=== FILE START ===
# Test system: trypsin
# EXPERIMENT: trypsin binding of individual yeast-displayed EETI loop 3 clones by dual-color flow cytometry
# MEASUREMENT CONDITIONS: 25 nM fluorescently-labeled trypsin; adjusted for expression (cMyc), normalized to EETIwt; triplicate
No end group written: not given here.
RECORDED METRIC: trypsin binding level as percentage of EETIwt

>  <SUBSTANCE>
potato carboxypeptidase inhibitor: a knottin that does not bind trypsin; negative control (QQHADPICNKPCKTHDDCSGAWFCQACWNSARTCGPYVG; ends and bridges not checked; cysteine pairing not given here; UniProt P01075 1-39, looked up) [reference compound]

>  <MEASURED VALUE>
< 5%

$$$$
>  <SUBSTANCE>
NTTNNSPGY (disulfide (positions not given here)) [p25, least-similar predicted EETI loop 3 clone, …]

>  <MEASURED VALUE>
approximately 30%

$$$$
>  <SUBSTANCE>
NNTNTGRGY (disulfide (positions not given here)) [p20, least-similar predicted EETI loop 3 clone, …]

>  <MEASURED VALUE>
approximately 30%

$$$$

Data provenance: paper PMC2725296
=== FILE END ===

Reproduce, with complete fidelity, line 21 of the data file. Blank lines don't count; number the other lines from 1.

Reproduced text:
Data provenance: paper PMC2725296